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Old 12-15-2004, 11:47 AM   #1
dlublink
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How does google work?


I noticed that Google.com claims to search about 8 billion pages.

How is it that when I click Search it takes less than a second to search all 8 billion pages?

Even if an entire page could be searched in one clock cycle(which it can't be), the fastest servers I have seen are 3 gigagherts. At one page per cycle that google.com would need 8 gigahertz.

Obviously it takes a lot more than 1 cycle to search a page, a lot more than 1. So how does google.com (or any other search engine) come up with such incredible power?

Does it have a crazylinked database where everyword in the database has like a million links?

Curiosity has gotten the better of me.

Thanks,

David
 
Old 12-15-2004, 12:29 PM   #2
mermxx
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PIGEONS!!!! check out this link!!!!
http://www.google.com/technology/pigeonrank.html
 
Old 12-15-2004, 01:07 PM   #3
david_ross
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Moved: This thread is more suitable in General and has been moved accordingly.
 
Old 12-15-2004, 02:40 PM   #4
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Not sure if it's what you want, but I have a .pdf of the Google Cluster Architecture.

http://www.digitalcarnage.net/files/...chitecture.pdf
 
Old 12-16-2004, 12:29 AM   #5
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Google Uses the power of clusters. Basically, they have hundreds, possibly thouthands of top-end servers with multiple processors linked together, essentially combining their processors into one. So, for an example, if they were to only have say 200 computers clustered together, each with 2 2Ghz processors that would be 400 2ghz processors, or 800Ghz of processing power. In reality, google likely has far more servers with more, faster processors per server. Anyway, that is just a basic explanation of how google searches so fast. Hopefully another memmber will have another link to a better explanation.
 
Old 12-16-2004, 02:32 PM   #6
nex6
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Google has one of the largest Linux farms anywhere. I think they have a custimized version of redhat . with that much processing power
they can do pretty much anything they want.


http://www.internetweek.com/lead/lead060100.htm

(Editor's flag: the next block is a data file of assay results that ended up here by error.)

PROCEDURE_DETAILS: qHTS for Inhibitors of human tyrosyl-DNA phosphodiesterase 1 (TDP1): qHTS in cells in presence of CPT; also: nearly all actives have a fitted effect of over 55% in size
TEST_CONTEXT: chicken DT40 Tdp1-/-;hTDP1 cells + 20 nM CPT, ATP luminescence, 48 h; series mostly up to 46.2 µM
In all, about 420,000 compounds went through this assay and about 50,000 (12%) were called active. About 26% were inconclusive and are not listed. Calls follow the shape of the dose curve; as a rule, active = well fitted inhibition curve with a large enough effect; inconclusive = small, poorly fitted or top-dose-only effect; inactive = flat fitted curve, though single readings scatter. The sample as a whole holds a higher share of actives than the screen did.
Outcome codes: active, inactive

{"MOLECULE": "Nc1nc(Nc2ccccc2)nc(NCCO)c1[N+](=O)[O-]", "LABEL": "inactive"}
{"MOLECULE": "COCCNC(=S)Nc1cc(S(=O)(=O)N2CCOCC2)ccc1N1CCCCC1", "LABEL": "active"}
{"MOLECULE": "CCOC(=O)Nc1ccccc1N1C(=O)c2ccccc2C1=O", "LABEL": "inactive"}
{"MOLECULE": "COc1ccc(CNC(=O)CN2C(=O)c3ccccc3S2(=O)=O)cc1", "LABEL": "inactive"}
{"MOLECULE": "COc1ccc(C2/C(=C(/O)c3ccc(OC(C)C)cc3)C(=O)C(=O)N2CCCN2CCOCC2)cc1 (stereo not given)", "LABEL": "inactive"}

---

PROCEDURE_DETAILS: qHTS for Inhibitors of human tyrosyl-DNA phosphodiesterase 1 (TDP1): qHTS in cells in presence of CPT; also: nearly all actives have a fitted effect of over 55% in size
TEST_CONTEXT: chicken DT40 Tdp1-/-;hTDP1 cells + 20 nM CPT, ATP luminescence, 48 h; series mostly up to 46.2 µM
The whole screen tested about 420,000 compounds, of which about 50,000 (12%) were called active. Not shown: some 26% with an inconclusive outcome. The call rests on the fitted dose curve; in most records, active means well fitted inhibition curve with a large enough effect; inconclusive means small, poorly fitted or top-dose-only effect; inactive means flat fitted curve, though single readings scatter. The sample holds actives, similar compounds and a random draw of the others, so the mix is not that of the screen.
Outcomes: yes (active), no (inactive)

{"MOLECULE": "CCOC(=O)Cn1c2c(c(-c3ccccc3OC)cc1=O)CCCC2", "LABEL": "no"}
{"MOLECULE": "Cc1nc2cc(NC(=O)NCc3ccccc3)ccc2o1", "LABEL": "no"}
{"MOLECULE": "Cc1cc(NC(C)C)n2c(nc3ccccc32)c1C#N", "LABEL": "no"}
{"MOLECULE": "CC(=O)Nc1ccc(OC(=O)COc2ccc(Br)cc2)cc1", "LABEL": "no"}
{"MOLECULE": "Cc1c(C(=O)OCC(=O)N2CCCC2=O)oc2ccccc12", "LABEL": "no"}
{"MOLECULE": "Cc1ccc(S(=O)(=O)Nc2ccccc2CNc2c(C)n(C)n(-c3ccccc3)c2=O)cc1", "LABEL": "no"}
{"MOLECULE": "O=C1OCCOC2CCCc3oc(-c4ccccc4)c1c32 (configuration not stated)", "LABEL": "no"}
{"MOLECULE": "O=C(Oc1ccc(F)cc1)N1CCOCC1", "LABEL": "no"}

-Nex6

Last edited by nex6; 12-16-2004 at 02:34 PM.
 
Old 12-16-2004, 02:53 PM   #7
Joey.Dale
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Google's cluster

* 719 racks
* 63,272 machines
* 126,544 CPUs
* 253,088 GHz of processing power
* 126,544 GB of RAM
* 5,062 TB of hard drive space

November 2004: 8,058,044,651 web pages, 880,000,000 images, 845,000,000 messages, 4,500 news sources
 
Old 12-20-2004, 09:13 PM   #8
dlublink
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Holy Crap

I am glad I am not paying that electricity bill....


Thanks guys! I knew that Google had some crazy clusters. But WOW! that is a lot of machines.

David
 
Old 12-21-2004, 12:13 PM   #9
slackist
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Quote:
Originally posted by Joey.Dale
Google's cluster

* 719 racks
* 63,272 machines
* 126,544 CPUs
* 253,088 GHz of processing power
* 126,544 GB of RAM
* 5,062 TB of hard drive space

November 2004: 8,058,044,651 web pages, 880,000,000 images, 845,000,000 messages, 4,500 news sources
Wow,*very cool info*, where did you find it?

mark
 
Old 12-21-2004, 02:40 PM   #10
dawizman
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Quote:
Originally posted by chefmark
Wow,*very cool info*, where did you find it?

mark
I've seen those figures around the net and AFAIK they are just estimates.
 
Old 12-21-2004, 02:47 PM   #11
leonscape
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I also presume that what those clusters are running is an searchable index of keywords in a generated database. Not actually searching each and every page.
 
Old 12-22-2004, 05:51 PM   #12
Joey.Dale
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http://en.wikipedia.org/wiki/Google

-Joey
 
Old 12-22-2004, 06:21 PM   #13
winword10
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I like tacos.
 
Old 12-23-2004, 01:45 AM   #14
dawizman
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Quote:
Originally posted by Joey.Dale
http://en.wikipedia.org/wiki/Google

-Joey
Again, to clarify, if you read the info in that link, it says that those statistics are only an estimate or googles cluster size. Th only people who would know 100% would be Google employees.
 
Old 12-23-2004, 02:29 AM   #15
ror
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Re: How does google work?

Quote:
Originally posted by dlublink

Even if an entire page could be searched in one clock cycle(which it can't be), the fastest servers I have seen are 3 gigagherts. At one page per cycle that google.com would need 8 gigahertz.
afaik (and this is both rough and from memory)
Thankfully, that's not how it works. Pages don't get searched when you search, instead when pages are added, hashes of strings on the page are stored, and that's what is searched. Searching actual pages would be far too slow (impossibly slow), although it would mean wildcard searches would possible, something google (and other search engines) can't do.
 
  


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